Strategy, not Technology, Drives Digital Transformation
Becoming a Digitally Mature Enterprise
MIT Sloan Management Review and Deloitte’s1 2015 global study of digital business found that maturing digital businesses are focused on integrating digital technologies, such as social, mobile, analytics and cloud, in the service of transforming how their businesses work. Less-mature digital businesses are focused on solving discrete business problems with individual digital technologies.
The ability to digitally reimagine the business is determined in large part by a clear digital strategy supported by leaders who foster a culture able to change and invent the new. While these insights are consistent with prior technology evolutions, what is unique to digital transformation is that risk taking is becoming a cultural norm as more digitally advanced companies seek new levels of competitive advantage. Equally important, employees across all age groups want to work for businesses that are deeply committed to digital progress. Company leaders need to bear this in mind in order to attract and retain the best talent.
The following are highlights of our findings:
Digital strategy drives digital maturity. Only 15% of respondents from companies at the early stages of what we call digital maturity — an organization where digital has transformed processes, talent engagement and business models — say that their organizations have a clear and coherent digital strategy. Among the digitally maturing, more than 80% do.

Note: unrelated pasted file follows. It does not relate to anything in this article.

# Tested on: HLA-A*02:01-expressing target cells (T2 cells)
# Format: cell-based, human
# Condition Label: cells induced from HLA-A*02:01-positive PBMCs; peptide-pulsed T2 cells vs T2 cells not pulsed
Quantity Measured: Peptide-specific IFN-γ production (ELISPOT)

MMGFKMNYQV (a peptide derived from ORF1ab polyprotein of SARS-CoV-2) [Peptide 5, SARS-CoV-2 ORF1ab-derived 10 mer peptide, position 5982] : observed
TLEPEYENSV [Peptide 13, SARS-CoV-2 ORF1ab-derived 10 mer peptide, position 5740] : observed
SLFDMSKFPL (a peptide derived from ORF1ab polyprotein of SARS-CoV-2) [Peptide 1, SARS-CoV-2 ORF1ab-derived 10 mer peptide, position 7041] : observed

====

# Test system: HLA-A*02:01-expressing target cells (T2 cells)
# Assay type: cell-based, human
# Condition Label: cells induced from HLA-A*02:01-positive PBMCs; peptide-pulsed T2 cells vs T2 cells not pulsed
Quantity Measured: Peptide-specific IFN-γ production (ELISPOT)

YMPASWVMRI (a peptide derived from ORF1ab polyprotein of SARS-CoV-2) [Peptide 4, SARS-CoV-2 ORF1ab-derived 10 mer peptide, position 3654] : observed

The power of a digital transformation strategy lies in its scope and objectives. Less digitally mature organizations tend to focus on individual technologies and have strategies that are decidedly operational in focus. Digital strategies in the most mature organizations are developed with an eye on transforming the business.
Maturing digital organizations build skills to realize the strategy. Digitally maturing organizations are four times more likely to provide employees with needed skills than are organizations at lower ends of the spectrum. Consistent with our overall findings, the ability to conceptualize how digital technologies can impact the business is a skill lacking in many companies at the early stages of digital maturity.
Employees want to work for digital leaders. Across age groups from 22 to 60, the vast majority of respondents want to work for digitally enabled organizations.
Norberto Francisco González Hidalgo